Conservative MP Michelle Rempel may be the first Canadian politician with their own app.
The high-profile former Harper cabinet minister has cultivated a large following on Facebook, Twitter, and YouTube, with over 126,000, 92,000, and 35,000, followers and subscribers respectively.
Ms. Rempel’s office told The Hill Times that the app has yet to be finished, and will be officially launched in a couple of weeks as it is still being “tweaked.” They currently are working on adding interactive features to the app.
It is being designed by American technology company BFAC, which bills itself as a Christian-based organization.
The app company advertises that over 90 per cent of politicians who have used their apps have won their elections.
The app currently has a bio of Ms. Rempel, links to her social media accounts, and a link to donate to her, among other features.
The app is currently available for download.
U.S. Vice-President Mike Pence will be in Ottawa later this week to meet with Prime Minister Justin Trudeau to talk about the timing for passage of the renegotiated NAFTA.
There are only 20 sitting days remaining in the House, raising doubts about whether the trade pact can be ratified in Canada before the next federal election. Liberal MP Mark Eyking, chair of the House Committee on International Trade, told the The Hill Times that there may have to be a summer sitting to ratify the implementing legislation. The Globe and Mail reported last week that the ratification bill will be tabled as early as this week.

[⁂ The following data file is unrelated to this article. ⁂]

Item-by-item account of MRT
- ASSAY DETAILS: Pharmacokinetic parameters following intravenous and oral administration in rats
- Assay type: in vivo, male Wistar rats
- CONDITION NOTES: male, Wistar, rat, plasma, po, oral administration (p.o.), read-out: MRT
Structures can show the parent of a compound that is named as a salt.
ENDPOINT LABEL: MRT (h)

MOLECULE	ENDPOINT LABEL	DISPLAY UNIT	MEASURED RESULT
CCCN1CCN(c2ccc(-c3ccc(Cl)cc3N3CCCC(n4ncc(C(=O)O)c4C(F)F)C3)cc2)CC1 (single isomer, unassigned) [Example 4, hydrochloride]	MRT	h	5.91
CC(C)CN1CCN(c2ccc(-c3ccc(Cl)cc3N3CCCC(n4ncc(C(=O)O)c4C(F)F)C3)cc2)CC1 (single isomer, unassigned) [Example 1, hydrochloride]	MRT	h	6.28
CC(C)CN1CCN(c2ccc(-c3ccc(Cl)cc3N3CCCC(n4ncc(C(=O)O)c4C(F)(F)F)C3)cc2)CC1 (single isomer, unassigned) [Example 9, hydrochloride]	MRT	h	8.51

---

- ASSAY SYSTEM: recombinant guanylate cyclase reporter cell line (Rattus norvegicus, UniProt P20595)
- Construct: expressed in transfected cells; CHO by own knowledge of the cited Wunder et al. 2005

In the U.S., there are ongoing negotiations between rivalling Democratic Speaker of the House of Representatives Nancy Pelosi and U.S. President Donald Trump‘s trade czar Robert Lighthizer. The Democrats have complained about labour and environmental provisions in the trade agreement.
The former Indiana governor will also meet with MPs and diplomats. He will be in Ottawa on behalf of Mr. Trump, who has yet to visit Ottawa since he was inaugurated.
During his two-terms in the White House, Barack Obama made three state visits to Canada, including his first international trip as president.
There may be a notable U.S. secret service presence in Ottawa next week, as Mr. Obama will be in town on May 31, the day after Mr. Pence visits, speaking at the Canadian Tire Centre.
The sponsor of a private member’s bill that led to the creation of April as Sikh Heritage Month hopes it will lead to Canadians becoming more aware of Sikh Canadians’ history and culture.
“It [Sikh Heritage Month] acknowledges the contributions made by [our] ancestors. It also provides an opportunity to educate future generations about the inspirational role of Sikh Canadians in the development of this great country,” Liberal MP Sukh Dhaliwal told The Hill Times. “It will also inspire young people to carry the legacy for centuries to come, it also brings communities together too when we celebrate months like this. It brings in awareness.”